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October 20, 2014

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Sue Lowden files for U.S. Senate seat to battle Harry Reid

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Sue Lowden

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Sue Lowden formally filed for the GOP nomination for the U.S. Senate today, vowing that if elected she intends to cut taxes to create more jobs.

Lowden, 58, also questioned if Nevada is getting its fair share of federal money back with Senate Majority Leader Harry Reid representing the state.

"If we give a dollar to Washington, we're getting 65 cents back with Harry Reid. So I would ask you if that is our fair share," she said at a news conference. She questioned whether some of that money being returned to Nevada is "pork."

There are three freshman senators - from Alaska, Idaho and North Carolina - "who dollar-for-dollar are bringing more money in their states than Harry Reid is."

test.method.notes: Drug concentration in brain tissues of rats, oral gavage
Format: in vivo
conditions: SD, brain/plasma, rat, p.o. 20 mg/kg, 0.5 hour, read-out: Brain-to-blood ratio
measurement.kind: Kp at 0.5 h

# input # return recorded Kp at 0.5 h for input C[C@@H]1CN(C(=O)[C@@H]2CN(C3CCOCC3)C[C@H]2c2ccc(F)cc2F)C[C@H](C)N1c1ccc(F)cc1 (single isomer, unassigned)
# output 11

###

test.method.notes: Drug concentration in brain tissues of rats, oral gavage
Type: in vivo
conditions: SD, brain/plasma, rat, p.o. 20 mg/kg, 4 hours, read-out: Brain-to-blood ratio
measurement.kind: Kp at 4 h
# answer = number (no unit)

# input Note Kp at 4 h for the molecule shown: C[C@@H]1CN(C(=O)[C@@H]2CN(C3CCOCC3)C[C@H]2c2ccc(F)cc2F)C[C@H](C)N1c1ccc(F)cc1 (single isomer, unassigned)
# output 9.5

"So what influence are we talking about?" she said, referring to Reid's position as majority leader.

Jobs are the most important issue now, she said. "I intend to go in and start cutting taxes, cutting the payroll tax, cutting the corporate tax, capital gains would be zero in my world."

"A big different between me and Harry Reid is that I would make the death tax exemption permanent," she said. "And you will see it come back next year if he is your United States senator."

Reid's team said the senator brings home more federal money for Nevada than any other lawmaker and doubts Lowden could do any better.

"It's highly disingenuous because she's running a campaign saying she won't fight to bring home any federal money - she says no earmarks," said Reid spokesman Jon Summers.

"Senator Reid brings home more for Nevada than the rest of the federal delegation combined," he said.

Lowden's campaign warchest for the Republican primary on June 8 is $2.5 million.

Asked what she accomplished in her one term in the Nevada Senate, she said the state-run workers compensation system was bankrupt in 1993. "We changed it into a privatized system." It gave companies an option to buy different sorts of workers compensation including going self insured, Lowden said.

Businesses in part are attracted today to Nevada because of the workers compensation system that is still mainly in effect, Lowden said.

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